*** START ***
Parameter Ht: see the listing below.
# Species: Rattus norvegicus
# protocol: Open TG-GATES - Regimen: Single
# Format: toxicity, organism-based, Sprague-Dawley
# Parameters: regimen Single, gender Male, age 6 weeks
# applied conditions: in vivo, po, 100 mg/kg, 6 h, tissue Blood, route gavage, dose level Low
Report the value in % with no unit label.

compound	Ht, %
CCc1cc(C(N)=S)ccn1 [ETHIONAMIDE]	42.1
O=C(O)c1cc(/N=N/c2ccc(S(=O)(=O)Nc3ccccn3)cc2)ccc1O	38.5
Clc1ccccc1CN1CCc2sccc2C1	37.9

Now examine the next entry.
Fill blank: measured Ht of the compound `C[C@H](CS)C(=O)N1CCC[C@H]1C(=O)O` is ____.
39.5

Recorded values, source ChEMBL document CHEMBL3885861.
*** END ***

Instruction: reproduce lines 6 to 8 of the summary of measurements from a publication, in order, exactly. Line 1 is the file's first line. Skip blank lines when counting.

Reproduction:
# applied conditions: in vivo, po, 100 mg/kg, 6 h, tissue Blood, route gavage, dose level Low
Report the value in % with no unit label.

compound	Ht, %